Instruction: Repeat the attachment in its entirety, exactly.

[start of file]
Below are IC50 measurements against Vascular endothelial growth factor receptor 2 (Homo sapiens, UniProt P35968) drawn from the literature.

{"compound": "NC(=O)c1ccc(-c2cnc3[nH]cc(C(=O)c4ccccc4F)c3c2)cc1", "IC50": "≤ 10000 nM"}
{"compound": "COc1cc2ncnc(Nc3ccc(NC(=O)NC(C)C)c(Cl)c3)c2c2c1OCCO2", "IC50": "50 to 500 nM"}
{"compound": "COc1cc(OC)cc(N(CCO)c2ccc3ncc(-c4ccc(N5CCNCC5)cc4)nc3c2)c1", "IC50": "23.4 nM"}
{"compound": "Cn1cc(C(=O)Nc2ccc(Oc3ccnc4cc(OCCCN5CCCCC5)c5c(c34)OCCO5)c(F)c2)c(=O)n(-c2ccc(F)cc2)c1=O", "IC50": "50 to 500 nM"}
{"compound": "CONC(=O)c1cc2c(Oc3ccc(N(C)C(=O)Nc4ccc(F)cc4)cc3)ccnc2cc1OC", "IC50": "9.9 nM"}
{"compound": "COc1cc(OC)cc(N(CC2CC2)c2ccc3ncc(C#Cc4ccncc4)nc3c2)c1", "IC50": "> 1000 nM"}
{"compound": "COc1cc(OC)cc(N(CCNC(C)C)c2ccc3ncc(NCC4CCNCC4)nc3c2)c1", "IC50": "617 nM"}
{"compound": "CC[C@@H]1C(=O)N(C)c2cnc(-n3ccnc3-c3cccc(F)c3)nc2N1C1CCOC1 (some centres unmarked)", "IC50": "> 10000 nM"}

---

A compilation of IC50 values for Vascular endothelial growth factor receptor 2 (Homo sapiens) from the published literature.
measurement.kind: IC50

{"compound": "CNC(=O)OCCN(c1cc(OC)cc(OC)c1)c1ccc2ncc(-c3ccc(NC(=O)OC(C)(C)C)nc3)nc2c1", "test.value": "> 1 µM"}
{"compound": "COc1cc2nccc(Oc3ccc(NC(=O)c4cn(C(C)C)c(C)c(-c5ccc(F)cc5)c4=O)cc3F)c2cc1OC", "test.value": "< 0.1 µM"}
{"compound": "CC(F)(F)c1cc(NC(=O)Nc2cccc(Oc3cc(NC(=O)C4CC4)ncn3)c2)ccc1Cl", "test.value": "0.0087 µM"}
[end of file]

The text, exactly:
Below are IC50 measurements against Vascular endothelial growth factor receptor 2 (Homo sapiens, UniProt P35968) drawn from the literature.

{"compound": "NC(=O)c1ccc(-c2cnc3[nH]cc(C(=O)c4ccccc4F)c3c2)cc1", "IC50": "≤ 10000 nM"}
{"compound": "COc1cc2ncnc(Nc3ccc(NC(=O)NC(C)C)c(Cl)c3)c2c2c1OCCO2", "IC50": "50 to 500 nM"}
{"compound": "COc1cc(OC)cc(N(CCO)c2ccc3ncc(-c4ccc(N5CCNCC5)cc4)nc3c2)c1", "IC50": "23.4 nM"}
{"compound": "Cn1cc(C(=O)Nc2ccc(Oc3ccnc4cc(OCCCN5CCCCC5)c5c(c34)OCCO5)c(F)c2)c(=O)n(-c2ccc(F)cc2)c1=O", "IC50": "50 to 500 nM"}
{"compound": "CONC(=O)c1cc2c(Oc3ccc(N(C)C(=O)Nc4ccc(F)cc4)cc3)ccnc2cc1OC", "IC50": "9.9 nM"}
{"compound": "COc1cc(OC)cc(N(CC2CC2)c2ccc3ncc(C#Cc4ccncc4)nc3c2)c1", "IC50": "> 1000 nM"}
{"compound": "COc1cc(OC)cc(N(CCNC(C)C)c2ccc3ncc(NCC4CCNCC4)nc3c2)c1", "IC50": "617 nM"}
{"compound": "CC[C@@H]1C(=O)N(C)c2cnc(-n3ccnc3-c3cccc(F)c3)nc2N1C1CCOC1 (some centres unmarked)", "IC50": "> 10000 nM"}

---

A compilation of IC50 values for Vascular endothelial growth factor receptor 2 (Homo sapiens) from the published literature.
measurement.kind: IC50

{"compound": "CNC(=O)OCCN(c1cc(OC)cc(OC)c1)c1ccc2ncc(-c3ccc(NC(=O)OC(C)(C)C)nc3)nc2c1", "test.value": "> 1 µM"}
{"compound": "COc1cc2nccc(Oc3ccc(NC(=O)c4cn(C(C)C)c(C)c(-c5ccc(F)cc5)c4=O)cc3F)c2cc1OC", "test.value": "< 0.1 µM"}
{"compound": "CC(F)(F)c1cc(NC(=O)Nc2cccc(Oc3cc(NC(=O)C4CC4)ncn3)c2)ccc1Cl", "test.value": "0.0087 µM"}